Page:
Wednesday, April 16, 2008

Soldiers and comics, the lot of us.

So. 

This is going to be really lame. And long.

As many of you know, and some of you don't, I was a proud yet reluctant member of Chi Omega Gamma. This sorority has been targeted by my college's administration for years now for breaking rules and being drunk and hazing, and this year they finally acted and took away the sorority's charter for a couple of years. Because of this, the current members of the sorority are not allowed to basically acknowledge that it even exists.

The Greek system at Augie is localized, so it's different than at bigger schools. No other schools on the planet have Cogs. It was just us. There are no houses, so you're not required to live with one another. You pay nearly nothing to be a member (I don't remember how much, because honestly? I never paid my dues) and they're much smaller groups. Basically, it's like being a member of a club with pride colors and a fuckload of hazing.

There are few things that I've been proud to be a part of. But I was fucking proud to be a Cog.

Granted, by my senior year I hated myself for it—you know, conforming to a stereotype and all that crap—and I began to understand that we weren't much different from any other group on campus. But I'm feeling nostalgic since the sorority doesn't exist as of right now, which is a bummer. Hence blog.

I feel like if anything, we should end with thunderous protest and riots. I basically want to be a part of driving our group into prophetic and shameful infamy. But that won't happen. They're going to follow the rules and try to start up again at the administration's appointed time, something I think is commendable but very un-Cog-ish.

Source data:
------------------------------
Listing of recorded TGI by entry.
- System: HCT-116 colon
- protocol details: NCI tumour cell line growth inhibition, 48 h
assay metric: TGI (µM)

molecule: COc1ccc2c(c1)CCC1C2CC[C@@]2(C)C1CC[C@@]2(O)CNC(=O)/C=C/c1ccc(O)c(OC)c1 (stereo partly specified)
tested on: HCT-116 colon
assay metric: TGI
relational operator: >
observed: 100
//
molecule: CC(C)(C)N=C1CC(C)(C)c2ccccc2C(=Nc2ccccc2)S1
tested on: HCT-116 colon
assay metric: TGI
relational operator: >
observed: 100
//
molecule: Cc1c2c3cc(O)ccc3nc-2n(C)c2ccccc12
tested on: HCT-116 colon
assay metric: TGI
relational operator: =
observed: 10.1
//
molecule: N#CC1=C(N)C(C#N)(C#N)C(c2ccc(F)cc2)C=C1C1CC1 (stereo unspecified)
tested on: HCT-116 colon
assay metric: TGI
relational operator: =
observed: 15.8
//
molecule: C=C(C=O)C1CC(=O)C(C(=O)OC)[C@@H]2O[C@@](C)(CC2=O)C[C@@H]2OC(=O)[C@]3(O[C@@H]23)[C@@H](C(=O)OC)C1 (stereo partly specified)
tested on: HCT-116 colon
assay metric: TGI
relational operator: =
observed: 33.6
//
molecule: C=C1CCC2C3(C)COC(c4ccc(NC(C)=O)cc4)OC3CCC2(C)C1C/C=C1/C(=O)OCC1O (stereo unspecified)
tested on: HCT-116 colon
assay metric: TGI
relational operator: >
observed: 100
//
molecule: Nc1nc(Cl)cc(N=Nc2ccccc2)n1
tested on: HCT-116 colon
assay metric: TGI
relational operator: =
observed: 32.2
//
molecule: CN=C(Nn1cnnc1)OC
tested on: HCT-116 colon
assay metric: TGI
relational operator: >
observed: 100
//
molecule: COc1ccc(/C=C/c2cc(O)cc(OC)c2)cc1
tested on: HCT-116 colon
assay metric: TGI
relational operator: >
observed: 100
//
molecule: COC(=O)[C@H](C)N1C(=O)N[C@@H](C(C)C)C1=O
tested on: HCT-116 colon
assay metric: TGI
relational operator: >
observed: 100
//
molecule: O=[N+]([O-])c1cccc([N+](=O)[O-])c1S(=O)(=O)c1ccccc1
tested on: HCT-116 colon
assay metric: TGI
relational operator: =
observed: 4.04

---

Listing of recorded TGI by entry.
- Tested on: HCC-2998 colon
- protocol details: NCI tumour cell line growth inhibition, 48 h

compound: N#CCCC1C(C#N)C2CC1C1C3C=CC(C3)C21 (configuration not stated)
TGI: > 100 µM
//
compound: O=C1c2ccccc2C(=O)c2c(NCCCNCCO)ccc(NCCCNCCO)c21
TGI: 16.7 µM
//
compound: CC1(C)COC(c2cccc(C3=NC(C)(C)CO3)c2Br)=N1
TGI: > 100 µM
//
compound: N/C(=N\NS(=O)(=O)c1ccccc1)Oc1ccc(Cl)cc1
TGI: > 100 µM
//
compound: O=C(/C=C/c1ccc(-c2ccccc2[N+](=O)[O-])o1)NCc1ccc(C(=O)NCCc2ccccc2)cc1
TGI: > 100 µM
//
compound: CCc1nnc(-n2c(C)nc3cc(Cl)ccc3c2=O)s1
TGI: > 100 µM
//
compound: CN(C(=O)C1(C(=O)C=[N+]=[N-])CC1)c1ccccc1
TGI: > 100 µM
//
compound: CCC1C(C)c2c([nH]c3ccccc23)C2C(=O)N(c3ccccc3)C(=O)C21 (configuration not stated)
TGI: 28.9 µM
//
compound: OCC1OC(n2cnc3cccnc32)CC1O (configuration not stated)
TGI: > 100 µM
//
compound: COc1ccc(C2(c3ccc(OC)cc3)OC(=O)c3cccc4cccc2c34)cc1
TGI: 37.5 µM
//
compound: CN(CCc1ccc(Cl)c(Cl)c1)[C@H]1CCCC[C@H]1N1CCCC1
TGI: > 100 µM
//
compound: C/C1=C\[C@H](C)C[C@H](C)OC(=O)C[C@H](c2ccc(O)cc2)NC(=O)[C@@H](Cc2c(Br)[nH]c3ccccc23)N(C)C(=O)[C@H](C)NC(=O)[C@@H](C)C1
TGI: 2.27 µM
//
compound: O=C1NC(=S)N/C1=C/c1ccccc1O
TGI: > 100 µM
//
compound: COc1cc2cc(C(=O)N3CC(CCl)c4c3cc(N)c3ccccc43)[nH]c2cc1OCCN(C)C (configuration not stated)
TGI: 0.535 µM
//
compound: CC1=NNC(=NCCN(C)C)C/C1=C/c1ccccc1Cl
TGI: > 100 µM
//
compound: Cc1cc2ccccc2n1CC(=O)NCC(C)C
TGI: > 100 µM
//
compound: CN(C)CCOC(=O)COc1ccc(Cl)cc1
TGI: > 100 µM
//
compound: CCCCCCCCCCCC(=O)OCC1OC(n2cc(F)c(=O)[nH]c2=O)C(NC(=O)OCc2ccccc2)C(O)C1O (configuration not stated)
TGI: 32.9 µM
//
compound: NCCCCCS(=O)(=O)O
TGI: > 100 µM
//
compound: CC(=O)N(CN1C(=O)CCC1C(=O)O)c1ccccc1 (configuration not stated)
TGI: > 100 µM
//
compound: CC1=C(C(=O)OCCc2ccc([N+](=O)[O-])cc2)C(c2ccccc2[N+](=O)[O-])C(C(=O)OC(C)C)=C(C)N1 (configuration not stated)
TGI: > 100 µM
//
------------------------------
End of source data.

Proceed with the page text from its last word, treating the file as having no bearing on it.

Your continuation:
Being a Cog was…surreal. Immediately after I was activated into the sorority, I started to swagger. I was formidable. I was also a moron. Still am a moron. But now I recognize it.

We were basically known for being the drunken asshole whores on campus. I mean, all Greeks are generally associated with that kind of behavior, but the Cogs took it to another level. They were a group of strong, brash, and mischievous emotional crackpots who weren't afraid of their public image as long as it stayed within the bounds of "strong, brash, and mischievous."

After that we could be divided into two types: those willing to loudly defend our ludicrous behavior until death, and those willing to laugh at anyone for thinking our behavior was ludicrous. Soldiers and comics, the lot of us.

Those were the girls with whom I chose to associate my college career. Most of our members didn't realize they were emotional crackpots, but if you ask me, we all fucking were. It's funny, really. I think we were hilarious, and should be celebrated for being so. And if you disagree with me, I will fight you.

There were other sororities that had their own stereotypes, and ours was...I don't know. I'd have to ask how other people viewed us.

We were not known for stability. We were not known for educational pursuits. We were not known for community service, or for creating a positive image on campus. The more I think about it, we were just known because we stomped around wearing big red coats, swearing and smoking and being really fucking drunk a lot.


Drinking games were our forte, and we organized elaborate tournaments with other organizations inside bars and basements. We usually won. We also completely dominated the Augustana intramural scene, since half of our members were good athletes who dropped school sports so they could drink more on the weekends. We were school intramural champions three of the four years I was there. I personally contributed to our intramural awesomeness by being the Augustana Intramural Trivial Pursuit Champion, because if you had seen me try to play on our football team you'd still be laughing right now.

We believed we were culturally accepting because we had like, what, three minorities involved in the sorority? Like wow, you let in Mexicans and Asians and lesbians? That's crazy talk. We even had a black girl. Man, we were facetiously tolerant.

I feel like we laughed a lot more than other groups, probably because some of the shit we did was so unreasonable that the only way of dealing with it was through mockery. Our discussions were like epic battles to see who could be cleverer, who had gotten into more trouble, who could make the others laugh harder and more openly.

The Cogs liked to brag about how they were the "guy's sorority" and about how they were like "more of a fraternity than a sorority" because they you know, drank heavily and played sports and video games and slept around with little regard for emotions. I hate to break it to you, but drinking and sports and sex aren't exclusively male, and they sure as hell aren't exclusively Cog. They are activities that PEOPLE engage in, not guys, and not girls who act like guys.